Presentation on theme: "Homophones. What is a Homophone? A homophone is two or more words that sound the same but have different spellings and meanings. Here are some examples."— Presentation transcript:
What is a Homophone? A homophone is two or more words that sound the same but have different spellings and meanings. Here are some examples of homophones: sun, sonpeace, piece cellar, seller They are words that are often confused with each other because they are so similar.
It’s and Its When you write “it is” as a contraction, use “it’s”. For example: It’s (it is) a beautiful day outside today. I wonder if it’s (it is) going to rain tomorrow. When you want to show possession (owning something), use “its”. Its fur was brown and soft. The seal rolled over onto its back.
You’re, Your “You’re” is a contraction meaning “you are”. “You’re (you are) supposed to go to school today,” said Mom. “Who do you think you’re (you are) talking to?” She asked. “Your” is the word that you use when you want to write about possession (owning something). Your book is on the table where you left it. When will your letter come in the mail?
Who’s, Whose “Who’s” is a contraction which means “who is”. Guess who’s (who is) coming to dinner? Who’s (who is) driving to the ballgame tonight? The possessive form of “who” is “whose”. Whose car is out in the driveway? Do you know whose sweater this is?
They’re, Their, There When you want to write the contraction for “they are”, you would write “they’re”. They’re (they are) coming over to visit after dinner. Do you know when they’re (they are) leaving? When you want to write about possession, write “their”. Their dog ran away yesterday. Do you like the color of their house?
They’re, Their, There When you are talking about a place, write “there”. She tossed the ball over there. They met over there, at the end of the block. Another use of “there” is for an introduction of a clause or sentence. There aren’t any more cookies in the jar. There are fifty-two weeks in a calendar year.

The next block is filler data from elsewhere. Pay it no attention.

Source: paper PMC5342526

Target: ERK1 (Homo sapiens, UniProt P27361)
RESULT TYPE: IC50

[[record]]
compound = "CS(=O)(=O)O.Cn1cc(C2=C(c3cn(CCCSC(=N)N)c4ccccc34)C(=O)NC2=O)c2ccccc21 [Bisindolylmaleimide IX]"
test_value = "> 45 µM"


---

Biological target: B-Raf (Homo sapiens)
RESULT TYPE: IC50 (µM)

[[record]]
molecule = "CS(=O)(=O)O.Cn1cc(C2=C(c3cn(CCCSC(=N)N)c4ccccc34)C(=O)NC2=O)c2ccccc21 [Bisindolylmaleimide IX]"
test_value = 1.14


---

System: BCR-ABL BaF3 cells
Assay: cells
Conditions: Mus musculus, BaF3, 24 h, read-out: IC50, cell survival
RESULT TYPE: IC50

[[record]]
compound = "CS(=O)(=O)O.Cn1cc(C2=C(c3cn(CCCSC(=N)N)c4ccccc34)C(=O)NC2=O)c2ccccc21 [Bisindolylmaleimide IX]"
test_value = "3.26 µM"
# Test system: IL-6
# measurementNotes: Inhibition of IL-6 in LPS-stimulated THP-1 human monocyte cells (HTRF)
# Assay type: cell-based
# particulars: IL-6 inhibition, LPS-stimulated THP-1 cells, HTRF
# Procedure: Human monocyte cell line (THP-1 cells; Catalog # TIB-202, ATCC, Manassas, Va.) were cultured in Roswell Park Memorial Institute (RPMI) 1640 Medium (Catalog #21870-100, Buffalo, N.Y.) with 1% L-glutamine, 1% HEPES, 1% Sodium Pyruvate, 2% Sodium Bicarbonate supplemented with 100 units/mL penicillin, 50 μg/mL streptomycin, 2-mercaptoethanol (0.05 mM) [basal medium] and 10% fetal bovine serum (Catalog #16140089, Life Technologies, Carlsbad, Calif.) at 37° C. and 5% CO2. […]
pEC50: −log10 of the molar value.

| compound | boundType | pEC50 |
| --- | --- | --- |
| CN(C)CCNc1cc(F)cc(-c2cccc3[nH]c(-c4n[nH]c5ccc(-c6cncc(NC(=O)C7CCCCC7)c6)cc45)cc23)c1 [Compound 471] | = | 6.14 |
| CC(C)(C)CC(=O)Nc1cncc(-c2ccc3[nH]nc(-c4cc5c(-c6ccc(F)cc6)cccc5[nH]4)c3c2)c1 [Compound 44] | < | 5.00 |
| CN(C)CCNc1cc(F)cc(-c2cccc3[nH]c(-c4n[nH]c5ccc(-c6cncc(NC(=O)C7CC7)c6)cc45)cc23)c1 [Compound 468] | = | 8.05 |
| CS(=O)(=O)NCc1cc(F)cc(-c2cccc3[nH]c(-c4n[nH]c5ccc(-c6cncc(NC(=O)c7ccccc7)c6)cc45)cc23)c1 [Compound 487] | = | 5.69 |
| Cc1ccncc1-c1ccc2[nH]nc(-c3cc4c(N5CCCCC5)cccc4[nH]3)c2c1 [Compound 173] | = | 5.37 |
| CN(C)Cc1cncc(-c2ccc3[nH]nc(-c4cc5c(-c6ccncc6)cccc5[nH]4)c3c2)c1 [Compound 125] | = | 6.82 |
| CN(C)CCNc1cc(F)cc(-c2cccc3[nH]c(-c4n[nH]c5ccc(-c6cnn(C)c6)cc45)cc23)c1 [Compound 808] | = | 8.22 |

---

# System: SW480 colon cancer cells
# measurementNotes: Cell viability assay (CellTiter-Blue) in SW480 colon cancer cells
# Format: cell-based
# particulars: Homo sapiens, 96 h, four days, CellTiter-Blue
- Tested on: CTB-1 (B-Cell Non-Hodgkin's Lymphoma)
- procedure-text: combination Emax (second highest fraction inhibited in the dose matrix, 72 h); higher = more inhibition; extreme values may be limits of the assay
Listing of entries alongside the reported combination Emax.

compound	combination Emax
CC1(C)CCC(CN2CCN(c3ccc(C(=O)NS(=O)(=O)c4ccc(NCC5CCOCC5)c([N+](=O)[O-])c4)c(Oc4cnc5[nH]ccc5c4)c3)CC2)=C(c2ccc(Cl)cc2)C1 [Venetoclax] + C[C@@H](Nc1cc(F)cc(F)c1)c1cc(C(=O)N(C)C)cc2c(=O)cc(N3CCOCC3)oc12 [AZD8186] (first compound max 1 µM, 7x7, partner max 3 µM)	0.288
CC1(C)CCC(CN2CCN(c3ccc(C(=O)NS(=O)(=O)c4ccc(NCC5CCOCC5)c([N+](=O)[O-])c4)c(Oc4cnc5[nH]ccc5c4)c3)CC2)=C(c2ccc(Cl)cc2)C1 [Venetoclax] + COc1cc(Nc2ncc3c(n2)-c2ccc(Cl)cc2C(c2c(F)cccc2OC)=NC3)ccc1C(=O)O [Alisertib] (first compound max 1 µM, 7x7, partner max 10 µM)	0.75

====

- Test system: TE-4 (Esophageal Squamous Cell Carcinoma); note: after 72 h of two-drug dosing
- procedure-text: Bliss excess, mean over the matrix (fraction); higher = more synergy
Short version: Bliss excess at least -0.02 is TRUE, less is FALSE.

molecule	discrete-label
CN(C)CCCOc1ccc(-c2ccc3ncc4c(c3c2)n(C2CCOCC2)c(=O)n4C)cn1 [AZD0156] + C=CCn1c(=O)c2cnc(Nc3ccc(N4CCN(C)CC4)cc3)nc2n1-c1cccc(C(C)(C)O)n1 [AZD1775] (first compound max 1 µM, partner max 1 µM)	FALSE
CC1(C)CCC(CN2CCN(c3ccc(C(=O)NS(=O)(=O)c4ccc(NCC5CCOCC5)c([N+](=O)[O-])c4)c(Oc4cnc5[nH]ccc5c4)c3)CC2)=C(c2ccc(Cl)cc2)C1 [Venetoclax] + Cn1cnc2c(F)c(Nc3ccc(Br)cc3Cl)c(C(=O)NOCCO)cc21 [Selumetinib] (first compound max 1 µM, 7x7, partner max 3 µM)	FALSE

Are, Our “Are” is a to-be verb. Are you going to go to the beach on Saturday? We are so excited that they will visit this summer. “Our” is a possessive form of “we”. Our cat likes to eat spaghetti and meatballs. Do you want to drive to the concert in our car?
Choose the right word, and then click to see if you are correct. 1. The animal shed it’s/its fur all over the couch. 2. Its/It’s going to be a long time until we can go on vacation. 3. You’re/Your going to have to pay your bills on time. 4. What are you going to name your/you’re new puppy? 5. Whose/Who’s car is out there in the driveway? 6. Whose/Who’s going to be home when the furniture is delivered? 7. They’re/Their/There going to go kayaking down the river. 8. Do you want to know they’re/their/there address? 9. Put the book on the shelf over they’re/their/there. 10. We went to are/our cabin in the woods for the weekend. 11. Sometime we are/our going to go to Hawaii. 1. Its 3. You’re 2. It’s 4. your 5. Whose 6. Who’s 7. They’re 8. their 9. there Click to go onClick to review 10. our 11. are
Hear, Here When you are talking about listening, use “hear”. Do you hear what I hear? I hear that this summer will be hotter than last summer. When you are talking about a place, write “here”. “Come here,” she said. We carried the luggage in here.
Hear, Here Like “there”, the word “here” can be used as an introductory clause or sentence. Here is a book that you might want to read. Here comes the bride!
No, Know When you want to write a negative response, use the word “no”. No, you can’t ride your bike in the dark. She begged her father for permission, but he said, “No.” When you are writing about knowledge, use the word “know”. “I know the answer to the question!” She exclaimed. “Do you know where you are going, or do you need directions?
New, Knew When you are writing about something that was made or came into being recently, you want to use the word “new”. The new book was stiff and hard to open. The fresh coat of paint made the bookcase look new. When you are writing about something that you learned, you need to use the word “knew”. I studied hard, so I knew the information on the exam. She knew how to speak Spanish, French, and German.
To, Two, Too “To” is a preposition that gives direction. He gave the flowers to his girlfriend. We drove to New York City. “Two” is a number: 2. Two people walked down the street. We had two dollars, but that wasn’t enough to buy the gift.
To, Two, Too When you mean “also”, use the word “too”. The bunny rabbit ate carrots and lettuce, too. The little girl wanted to tag along, too. “Too” can also mean “more than enough”. Too many times, she gave up before she even tried. The cost of the apartment was too much for their budget.